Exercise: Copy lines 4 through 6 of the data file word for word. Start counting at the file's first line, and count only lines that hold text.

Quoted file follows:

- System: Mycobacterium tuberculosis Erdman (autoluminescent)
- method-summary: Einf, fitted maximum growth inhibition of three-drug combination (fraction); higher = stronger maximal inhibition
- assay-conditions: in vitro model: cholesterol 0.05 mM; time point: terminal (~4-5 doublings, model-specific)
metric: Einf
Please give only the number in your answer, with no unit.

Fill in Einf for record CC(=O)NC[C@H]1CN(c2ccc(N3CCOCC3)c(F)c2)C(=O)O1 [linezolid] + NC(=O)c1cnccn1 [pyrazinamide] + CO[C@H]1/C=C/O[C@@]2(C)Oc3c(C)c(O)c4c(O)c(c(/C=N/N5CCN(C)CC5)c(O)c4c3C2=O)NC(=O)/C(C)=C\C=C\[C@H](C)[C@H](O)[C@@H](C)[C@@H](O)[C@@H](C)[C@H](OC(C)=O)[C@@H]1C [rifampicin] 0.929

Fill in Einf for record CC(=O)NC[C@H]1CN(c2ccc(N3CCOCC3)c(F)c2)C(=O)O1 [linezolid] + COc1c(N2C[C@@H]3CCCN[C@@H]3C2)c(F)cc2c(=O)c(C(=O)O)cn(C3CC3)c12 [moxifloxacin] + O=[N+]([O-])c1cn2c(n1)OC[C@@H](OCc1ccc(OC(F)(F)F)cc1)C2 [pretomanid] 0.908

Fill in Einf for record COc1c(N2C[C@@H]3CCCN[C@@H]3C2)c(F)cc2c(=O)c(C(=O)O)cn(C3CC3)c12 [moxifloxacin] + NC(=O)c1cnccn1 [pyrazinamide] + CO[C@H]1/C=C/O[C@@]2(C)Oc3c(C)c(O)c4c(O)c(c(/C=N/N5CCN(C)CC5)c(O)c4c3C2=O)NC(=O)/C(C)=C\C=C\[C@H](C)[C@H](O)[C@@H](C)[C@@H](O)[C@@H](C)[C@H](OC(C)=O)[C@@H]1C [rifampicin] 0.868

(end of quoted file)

metric: Einf
Please give only the number in your answer, with no unit.

Fill in Einf for record CC(=O)NC[C@H]1CN(c2ccc(N3CCOCC3)c(F)c2)C(=O)O1 [linezolid] + NC(=O)c1cnccn1 [pyrazinamide] + CO[C@H]1/C=C/O[C@@]2(C)Oc3c(C)c(O)c4c(O)c(c(/C=N/N5CCN(C)CC5)c(O)c4c3C2=O)NC(=O)/C(C)=C\C=C\[C@H](C)[C@H](O)[C@@H](C)[C@@H](O)[C@@H](C)[C@H](OC(C)=O)[C@@H]1C [rifampicin] 0.929